Friday, 30 December 2011

Cutting

It was not the childhood memories that upset me most the other day.  It was the newspaper cuttings.  And here they are - they enlarge quite readably - and you'll see what I mean.

I've been thinking about my father a lot recently, as it happens, triggered by a photo of my baby grandson Hadrian, in whom I recognised my father's smile and eyes.  And then this ... the second article was written by a reporter called G**rge Sm*11m*n - I saw him again as it happens, about three years ago at a Hindu wedding I went to in Lowestoft.  I recognised him immediately and we had a lovely chat.  You can see the shock and feeling of loss that went into the article, but it isn't exaggerated, you know.  It's true.

What I have felt a keen sense of loss for, during the past 42 (nearly) years is not the person described, of course, but the father I knew and loved, and what I've so regretted is that I didn't have the opportunity to reach maturity and get to know him as a person as well as my daddy.  But reading these and other newspaper clippings, I've realised that I've spent much of my life, in particular the last 23 years, unknowingly trying to model myself on him.  I've always wondered, and increasingly so of late, why I have such a huge sense of duty, why I have to feel that I'm contributing to *the community* (whatever that means) and why I feel that it is, outside my family, my purpose in life.

I'm not so unusual in that, of course, I know plenty of others, and many people do far more than I.  Nor am I suggesting that it is because my father died relatively young that I have turned in that direction.  I don't feel I am proving myself to his memory or anything like that.  I said that the past shapes you, but to be shaped is not necessarily to be scarred.  I'd probably have gone in much the same way, whatever happened.  However, I do feel I've learned something about myself in the last couple of days.  And, although I was terribly upset when reading all the tributes, the account of his funeral and memorial service and so on, I hope I'm going to find it a comfort as time goes on.  So much love and respect.  But such a loss.  One never really gets over it, you know.

11 comments:

rosaria said...

So good to meet you! Thanks for the visit.

Liz said...

Whilst I very much believe in looking forward, there is no denying that we are shaped by our past. I am fascinated by history and I spend an awful lot of time on the Ancestry website looking for my ancestors. I was disproportionately thrilled to discover that I have ancestors from Suffolk, particularly when Sir B and I found the grave of my great great great great grandfather at Thornham Magna last year. I KNEW I was East Anglian!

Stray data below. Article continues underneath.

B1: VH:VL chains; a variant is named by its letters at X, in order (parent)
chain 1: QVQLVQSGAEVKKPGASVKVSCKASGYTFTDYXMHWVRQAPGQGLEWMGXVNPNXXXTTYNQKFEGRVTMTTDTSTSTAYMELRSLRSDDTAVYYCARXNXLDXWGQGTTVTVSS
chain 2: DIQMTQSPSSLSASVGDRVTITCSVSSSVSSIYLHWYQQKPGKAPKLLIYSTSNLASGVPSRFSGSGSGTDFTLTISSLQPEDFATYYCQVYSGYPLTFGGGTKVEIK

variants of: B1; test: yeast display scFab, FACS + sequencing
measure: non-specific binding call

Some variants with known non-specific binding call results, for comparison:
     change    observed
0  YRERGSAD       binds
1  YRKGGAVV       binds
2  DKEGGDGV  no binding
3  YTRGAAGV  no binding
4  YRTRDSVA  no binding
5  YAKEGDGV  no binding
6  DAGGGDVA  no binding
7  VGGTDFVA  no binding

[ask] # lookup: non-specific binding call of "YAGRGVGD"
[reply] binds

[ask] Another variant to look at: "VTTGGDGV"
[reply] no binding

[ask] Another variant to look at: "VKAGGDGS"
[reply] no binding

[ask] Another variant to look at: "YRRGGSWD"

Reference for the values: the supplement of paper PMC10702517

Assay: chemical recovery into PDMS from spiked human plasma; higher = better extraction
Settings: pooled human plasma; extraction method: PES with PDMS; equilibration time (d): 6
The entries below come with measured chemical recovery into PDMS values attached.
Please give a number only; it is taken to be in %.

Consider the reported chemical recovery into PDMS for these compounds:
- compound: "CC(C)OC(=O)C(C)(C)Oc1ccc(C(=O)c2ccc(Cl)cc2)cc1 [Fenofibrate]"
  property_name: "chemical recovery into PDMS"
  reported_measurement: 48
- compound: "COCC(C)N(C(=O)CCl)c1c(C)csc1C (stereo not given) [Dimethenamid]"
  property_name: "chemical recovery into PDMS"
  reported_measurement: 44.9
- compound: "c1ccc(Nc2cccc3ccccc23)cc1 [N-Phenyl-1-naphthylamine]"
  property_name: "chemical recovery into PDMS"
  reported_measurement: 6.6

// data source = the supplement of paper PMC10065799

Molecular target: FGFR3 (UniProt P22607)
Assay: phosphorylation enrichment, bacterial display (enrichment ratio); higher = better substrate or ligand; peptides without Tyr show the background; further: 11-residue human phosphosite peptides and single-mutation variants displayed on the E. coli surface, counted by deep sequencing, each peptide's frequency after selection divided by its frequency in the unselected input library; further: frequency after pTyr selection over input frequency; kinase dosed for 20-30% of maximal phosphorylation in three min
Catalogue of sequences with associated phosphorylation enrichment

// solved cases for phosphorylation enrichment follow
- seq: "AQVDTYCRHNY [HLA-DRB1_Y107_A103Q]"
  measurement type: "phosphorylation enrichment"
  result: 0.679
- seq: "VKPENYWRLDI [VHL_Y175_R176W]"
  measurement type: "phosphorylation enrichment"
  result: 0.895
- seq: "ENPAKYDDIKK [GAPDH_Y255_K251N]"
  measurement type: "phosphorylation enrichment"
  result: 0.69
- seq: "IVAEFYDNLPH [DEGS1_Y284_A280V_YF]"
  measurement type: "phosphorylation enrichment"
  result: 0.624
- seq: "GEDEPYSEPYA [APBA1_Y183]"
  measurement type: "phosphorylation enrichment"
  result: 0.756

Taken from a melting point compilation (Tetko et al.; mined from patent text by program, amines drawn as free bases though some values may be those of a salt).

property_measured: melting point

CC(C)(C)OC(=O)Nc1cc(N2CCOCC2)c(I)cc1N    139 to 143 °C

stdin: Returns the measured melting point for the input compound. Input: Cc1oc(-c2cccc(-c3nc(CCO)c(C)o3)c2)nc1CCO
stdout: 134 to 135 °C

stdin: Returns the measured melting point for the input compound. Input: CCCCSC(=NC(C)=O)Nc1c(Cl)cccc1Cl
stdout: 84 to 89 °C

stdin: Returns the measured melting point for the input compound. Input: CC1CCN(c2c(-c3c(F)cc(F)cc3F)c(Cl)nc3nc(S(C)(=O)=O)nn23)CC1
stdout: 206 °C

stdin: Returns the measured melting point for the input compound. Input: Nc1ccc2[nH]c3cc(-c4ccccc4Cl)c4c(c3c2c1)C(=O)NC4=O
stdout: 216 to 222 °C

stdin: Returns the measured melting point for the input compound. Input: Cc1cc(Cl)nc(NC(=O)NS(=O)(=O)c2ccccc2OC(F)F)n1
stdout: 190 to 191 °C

You're right about loss; you don't get over it you just get used to it.

allotmentqueen said...

From what I can tell you've done an admirable job of following in your father's footsteps. He would have been proud of you.

Oh, btw, when tidying up today I think I've found my family history folder. I'm looking forward to seeing what's in there. Haven't seen it for years, did most of the research in the early '80s when I was working at Bush House in London so could look at Birth, Marriage, Deaths records in my lunchbreak. Can't look yet though as my tidying up has reached the furthest stretches of everything out and all over the place.

georgie said...

Zoe, your father would undoubtedly be very proud of what you have accomplished and the person you have grown up to be.
I also lost my father too early, you never get over it. A lifetime goal is to be as respected and loved as he was.

Blue Witch said...

Wonderful obituaries.

One day they will discover a gene for public service and public spiritedness. It's a shame that more people don't possess it...

And, it seems that AQ and I were researching family history at the same time.

Tim said...

I found this very moving, and it resonated.

Z said...

He'd be proud of me and Wink, whatever we'd done. Thanks, darlings.

mig said...

What a very lovely smile.

Alienne said...

It is so true that you don't get over it, just get used to it. My father died 24 years ago and I still miss him. And I am so sorry that my children lost their father so young. I think your father would have been proud of you.

Marion said...

Your last few posts have been so thoughtful and thought provoking. Your photos are charming. I, like your other commentors, would be much happier if I didn't torment myself with the past.

Z said...

Thank you again. Can't change anything in the past, of course, we just try not to make the same mistakes next time.

If anyone family's situation was worse than ours, it was yours, Alienne.